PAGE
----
Kevin Eliceiri says he has always believed that science is best done by building on the work of others and openly sharing what you have done.
New research finds that It finds that 40 percent of walleye populations are overharvested, which is ten times higher than the estimates fisheries managers currently use.
In recent years, scientists have teased out many of the secrets of biomineralization, the process by which sea urchins grow spines, mollusks build their shells…
New research is good news for ecologists and horticulturalists who are working to slow or stop the spread of the worms. But little remains known about the life cycle of these damaging invaders or how to stop them.
UW-Madison researchers describe a new cell line that enables better growth of H3N2 for vaccine use. The virus is also far less likely to mutate during production using this cell line, improving the chances of a match between vaccine and circulating influenza viruses.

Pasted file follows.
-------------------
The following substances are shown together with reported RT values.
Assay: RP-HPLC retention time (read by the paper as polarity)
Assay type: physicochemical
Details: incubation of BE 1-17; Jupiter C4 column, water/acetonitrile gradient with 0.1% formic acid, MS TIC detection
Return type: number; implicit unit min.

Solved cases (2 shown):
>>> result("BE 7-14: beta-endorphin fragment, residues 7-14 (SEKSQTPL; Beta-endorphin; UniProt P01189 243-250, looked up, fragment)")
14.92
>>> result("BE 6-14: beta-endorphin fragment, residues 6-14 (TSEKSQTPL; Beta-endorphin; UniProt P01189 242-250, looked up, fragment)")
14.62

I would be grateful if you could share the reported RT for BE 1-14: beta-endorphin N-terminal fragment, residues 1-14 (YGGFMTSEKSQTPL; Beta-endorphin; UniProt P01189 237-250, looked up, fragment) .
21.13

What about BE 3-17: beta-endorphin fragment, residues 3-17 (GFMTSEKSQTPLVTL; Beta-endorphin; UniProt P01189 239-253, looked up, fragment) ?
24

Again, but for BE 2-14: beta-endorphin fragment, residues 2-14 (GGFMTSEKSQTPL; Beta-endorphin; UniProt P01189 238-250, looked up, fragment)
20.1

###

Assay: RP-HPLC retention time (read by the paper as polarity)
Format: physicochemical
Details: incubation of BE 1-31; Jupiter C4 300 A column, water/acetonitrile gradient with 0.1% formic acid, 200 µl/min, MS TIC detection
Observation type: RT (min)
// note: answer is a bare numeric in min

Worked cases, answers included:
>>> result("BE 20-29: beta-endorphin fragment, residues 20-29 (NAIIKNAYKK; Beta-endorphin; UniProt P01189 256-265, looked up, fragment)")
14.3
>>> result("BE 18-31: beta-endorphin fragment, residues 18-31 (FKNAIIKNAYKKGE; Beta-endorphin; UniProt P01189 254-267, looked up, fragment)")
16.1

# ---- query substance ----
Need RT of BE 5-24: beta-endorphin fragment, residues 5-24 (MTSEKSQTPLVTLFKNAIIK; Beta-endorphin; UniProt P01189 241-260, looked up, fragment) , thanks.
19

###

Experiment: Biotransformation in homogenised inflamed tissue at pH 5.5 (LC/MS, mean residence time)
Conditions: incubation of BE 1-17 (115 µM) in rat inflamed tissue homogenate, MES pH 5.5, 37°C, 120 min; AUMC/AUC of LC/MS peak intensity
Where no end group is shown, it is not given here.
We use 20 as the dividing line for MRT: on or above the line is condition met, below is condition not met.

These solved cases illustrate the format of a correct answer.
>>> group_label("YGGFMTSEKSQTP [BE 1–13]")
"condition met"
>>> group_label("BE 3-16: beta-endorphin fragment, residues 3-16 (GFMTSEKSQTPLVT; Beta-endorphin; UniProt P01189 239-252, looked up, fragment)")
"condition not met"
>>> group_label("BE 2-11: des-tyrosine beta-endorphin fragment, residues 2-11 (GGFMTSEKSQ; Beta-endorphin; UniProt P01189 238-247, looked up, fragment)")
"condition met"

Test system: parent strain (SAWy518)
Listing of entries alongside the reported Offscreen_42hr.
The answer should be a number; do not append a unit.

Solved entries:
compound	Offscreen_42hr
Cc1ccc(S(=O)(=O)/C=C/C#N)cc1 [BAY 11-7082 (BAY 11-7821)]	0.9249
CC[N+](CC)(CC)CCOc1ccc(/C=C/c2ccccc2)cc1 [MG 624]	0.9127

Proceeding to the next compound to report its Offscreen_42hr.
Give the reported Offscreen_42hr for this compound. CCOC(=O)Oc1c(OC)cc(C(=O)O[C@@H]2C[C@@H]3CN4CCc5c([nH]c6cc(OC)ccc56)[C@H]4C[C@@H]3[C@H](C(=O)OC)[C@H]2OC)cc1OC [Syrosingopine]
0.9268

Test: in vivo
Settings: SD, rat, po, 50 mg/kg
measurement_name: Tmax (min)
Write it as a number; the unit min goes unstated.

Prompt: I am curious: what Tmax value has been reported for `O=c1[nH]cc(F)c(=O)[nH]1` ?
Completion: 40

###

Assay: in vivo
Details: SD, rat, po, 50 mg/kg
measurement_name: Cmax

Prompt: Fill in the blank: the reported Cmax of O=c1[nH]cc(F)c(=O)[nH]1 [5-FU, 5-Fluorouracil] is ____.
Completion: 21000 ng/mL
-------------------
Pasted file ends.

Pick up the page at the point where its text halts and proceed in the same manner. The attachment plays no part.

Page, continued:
Researcher Jan Huisken’s vision is to redesign a high-end optical microscope — normally big enough to fill an entire room — down to the dimensions of a suitcase, with minimal loss of power or precision.
Professor Carol E. Lee has just been awarded a grant from the French government to investigate the ability of plankton to evolve and adapt to a changing climate.
In a meeting at the Weinert Center for Entrepreneurship at the Wisconsin School of Business, Hyunjun Park said the device will hold digital information in DNA – life’s evolution-perfected “data storage” molecule.
This year’s recipients of honorary degrees from UW–Madison are both rock stars — one literally, the other in microbiology. The honorees are Steve Miller, a Rock and Roll Hall of Fame inductee, and Thomas Brock, who helped usher in modern molecular biology.
Journey North has more than 60,000 registered participants in the United States, Canada and Mexico. People report sightings from the field, view maps, take photographs and submit observations.
UW-Madison scientists have shown that a recently-discovered variety of lignin, catechyl lignin (C-lignin), has attributes that could make it well-suited as the starting point for a range of bioproducts.
More than 250 million people, mostly in Africa and Asia, have schistosomiasis, which kills an estimated 280,000 each year. “We don’t get that many aha! moments in our lives as scientists,” says a researcher. “This was one of them.”